Mark Venturelli
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Finally some common sense. Nothing wrong with interactive storytelling like Heavy Rain, just glad to see some needless inheritance from games being removed from them!

Andreas Ronning
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He's right and wrong. This echoes the Lucasarts/Sierra philosophical divide around adventure games with fail states. But it applies rather weakly to games with action elements. Having endlessly diverging narrative paths based on analog fail states seem just as poor and inelegant design as the "center-piece loop" of games like Uncharted.

Shane Hendrickson
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Great. I'll be interested to see how he sneaks his own equivalent of a game over screen into the game anyway. You know kind of like how he complained about how modern games are too focused on trying to titillate teenagers and then a few months later released a game where the player can keep extending the female character's fully nude shower scene. Oh, wait but that was "mature" and "contextual" I forgot.

Mark Ludlow
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There's a term for no metaphorical "Game Overs" in stories, "Deus Ex Machina", and an over-reliance on them can cause the reader to lose their ability to suspend their disbelief. Hopefully David realises this and doesn't rely on it too much, but a "No fail" system doesn't really sound like he will. A story can end in many different ways, at different points. "Game Over" doesn't have to mean "Try Again", it can mean that this is where the story ends, and would the player like to play again for a different story?

Ramon Carroll
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Just make the game that you want to make for the type of consumer base that wants it. That's it.

Alex Covic
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When it says "Game Over", I just stop playing.

Jed Hubic
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So games are art and expression, except that if you make games in the same genre as him you should use the same mechanics else you're a failure...right. I think by story driven game, he means interactive movie. It's a pretty broad stroke to paint all story driven games with a game over screen as being total game failures. That's like Sid Meier saying every strategy based game without a turn based system is a failure, just because his games are turn based. I could be off I'm sure but every interview with him I read puts me off more and more.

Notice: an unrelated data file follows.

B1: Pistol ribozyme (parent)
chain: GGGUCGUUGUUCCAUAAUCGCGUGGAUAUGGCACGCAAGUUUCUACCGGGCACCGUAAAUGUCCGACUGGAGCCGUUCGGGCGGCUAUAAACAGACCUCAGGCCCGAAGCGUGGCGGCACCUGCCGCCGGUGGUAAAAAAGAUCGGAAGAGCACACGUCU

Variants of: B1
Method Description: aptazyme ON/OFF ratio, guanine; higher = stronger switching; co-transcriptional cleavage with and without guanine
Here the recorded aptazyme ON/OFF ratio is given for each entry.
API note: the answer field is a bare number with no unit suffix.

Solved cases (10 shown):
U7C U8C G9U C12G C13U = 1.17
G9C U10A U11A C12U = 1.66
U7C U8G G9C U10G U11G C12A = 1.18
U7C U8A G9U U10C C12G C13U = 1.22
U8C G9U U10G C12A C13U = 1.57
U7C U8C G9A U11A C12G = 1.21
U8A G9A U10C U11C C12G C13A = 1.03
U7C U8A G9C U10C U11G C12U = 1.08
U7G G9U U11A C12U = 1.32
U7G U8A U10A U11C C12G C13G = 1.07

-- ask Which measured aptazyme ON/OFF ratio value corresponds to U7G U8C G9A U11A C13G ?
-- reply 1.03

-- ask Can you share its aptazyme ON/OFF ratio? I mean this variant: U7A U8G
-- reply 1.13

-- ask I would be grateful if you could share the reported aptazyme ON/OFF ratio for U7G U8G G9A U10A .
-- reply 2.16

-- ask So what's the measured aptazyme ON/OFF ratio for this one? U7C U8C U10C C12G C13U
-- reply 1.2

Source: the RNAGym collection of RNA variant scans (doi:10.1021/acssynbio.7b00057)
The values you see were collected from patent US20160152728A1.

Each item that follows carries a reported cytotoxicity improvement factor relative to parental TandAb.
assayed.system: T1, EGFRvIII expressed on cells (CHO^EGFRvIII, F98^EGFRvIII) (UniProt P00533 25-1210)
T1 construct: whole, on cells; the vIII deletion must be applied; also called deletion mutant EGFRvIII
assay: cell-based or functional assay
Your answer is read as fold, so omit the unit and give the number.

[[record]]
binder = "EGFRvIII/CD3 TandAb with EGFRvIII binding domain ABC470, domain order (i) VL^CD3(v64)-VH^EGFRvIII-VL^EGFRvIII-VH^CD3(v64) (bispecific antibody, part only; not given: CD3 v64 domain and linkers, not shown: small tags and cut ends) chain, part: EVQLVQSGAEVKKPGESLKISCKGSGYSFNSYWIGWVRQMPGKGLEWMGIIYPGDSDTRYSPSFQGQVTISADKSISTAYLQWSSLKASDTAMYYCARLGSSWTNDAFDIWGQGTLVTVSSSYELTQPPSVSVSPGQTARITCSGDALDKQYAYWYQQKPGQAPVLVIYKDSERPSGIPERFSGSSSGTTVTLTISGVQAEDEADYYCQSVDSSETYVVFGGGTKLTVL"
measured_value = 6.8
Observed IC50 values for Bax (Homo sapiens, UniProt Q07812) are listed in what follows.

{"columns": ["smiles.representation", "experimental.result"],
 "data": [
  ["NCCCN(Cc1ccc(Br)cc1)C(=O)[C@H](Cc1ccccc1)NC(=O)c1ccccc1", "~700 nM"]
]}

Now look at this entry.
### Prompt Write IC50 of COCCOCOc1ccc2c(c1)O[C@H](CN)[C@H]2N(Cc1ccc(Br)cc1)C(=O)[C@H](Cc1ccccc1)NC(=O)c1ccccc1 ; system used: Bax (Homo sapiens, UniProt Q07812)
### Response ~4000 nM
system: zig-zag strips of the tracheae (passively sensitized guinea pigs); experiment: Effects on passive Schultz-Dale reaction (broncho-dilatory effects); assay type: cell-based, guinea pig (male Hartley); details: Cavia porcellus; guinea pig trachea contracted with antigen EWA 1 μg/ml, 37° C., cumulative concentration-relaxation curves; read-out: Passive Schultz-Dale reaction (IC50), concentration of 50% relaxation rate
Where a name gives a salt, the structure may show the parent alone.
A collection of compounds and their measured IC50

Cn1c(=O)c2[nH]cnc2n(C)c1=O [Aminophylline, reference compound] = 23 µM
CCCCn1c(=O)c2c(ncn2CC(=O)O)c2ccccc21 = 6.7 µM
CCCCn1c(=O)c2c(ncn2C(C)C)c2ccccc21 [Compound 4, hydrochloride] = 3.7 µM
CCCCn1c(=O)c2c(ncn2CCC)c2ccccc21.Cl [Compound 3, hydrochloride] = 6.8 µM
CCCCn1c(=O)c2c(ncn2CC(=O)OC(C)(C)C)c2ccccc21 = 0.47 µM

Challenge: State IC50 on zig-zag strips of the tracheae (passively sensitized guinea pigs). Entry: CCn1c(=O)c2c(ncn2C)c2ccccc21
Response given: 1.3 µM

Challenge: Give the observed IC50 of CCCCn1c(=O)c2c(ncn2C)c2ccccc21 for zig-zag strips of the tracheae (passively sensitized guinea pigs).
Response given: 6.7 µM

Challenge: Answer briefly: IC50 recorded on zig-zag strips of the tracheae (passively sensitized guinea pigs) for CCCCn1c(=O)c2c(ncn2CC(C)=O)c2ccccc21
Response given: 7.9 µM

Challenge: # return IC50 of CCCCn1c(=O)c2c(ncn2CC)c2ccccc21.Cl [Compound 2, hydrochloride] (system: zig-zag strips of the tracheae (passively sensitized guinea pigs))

Personal opinion of course, and I think in a game industry related comment section, people who disagree with me are showcasing a failure in comment design.

Ramon Carroll
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Couldn't have said it better. He's just another David Jaffe, is all.

Blaze Sanecki
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What about old Sierra adventure games like Space Quest and King's Quest series? Those were (and still are) great story driven games with a lot of 'game over, try again' screens. So many in fact, that I would even dare to call it a feature!

Luis Guimaraes
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Within the context of the click-flick genre it's *mostly* true, but doesn't really apply to the whole spectrum of video-games. For game-overs to become a failure of game design the rest of the game must already be all wrong.

Terry Lugviel
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Personally I think it's a failure in game design when a company and/or designer who makes it big on a single platform sells out to a a company that forces them to make their titles for a single console exclusively and abandon completely the platform that made them famous.

On topic though I don't think a "game over" is a fail. Eventually a gamer WILL conquer that particular challenge and most likely will derive a sense of satisfaction from finally beating that boss/puzzle/whatever. While an alternative to death that offers a different path of progression is interesting and can be good for the narrative I'd have to see how it's used before I can say whether it add more value than a death scene.

I think the biggest question is how much does the path diverge from the two options...being captured or escaping. If with escaping at Location A you go directly to Location C to continue the story does getting captured at Location A send you to Location B until you escape and then on to Location C to continue the story? If that is the case then better players are rewarded with missing story elements everyone else sees? I can't see that as being a good thing.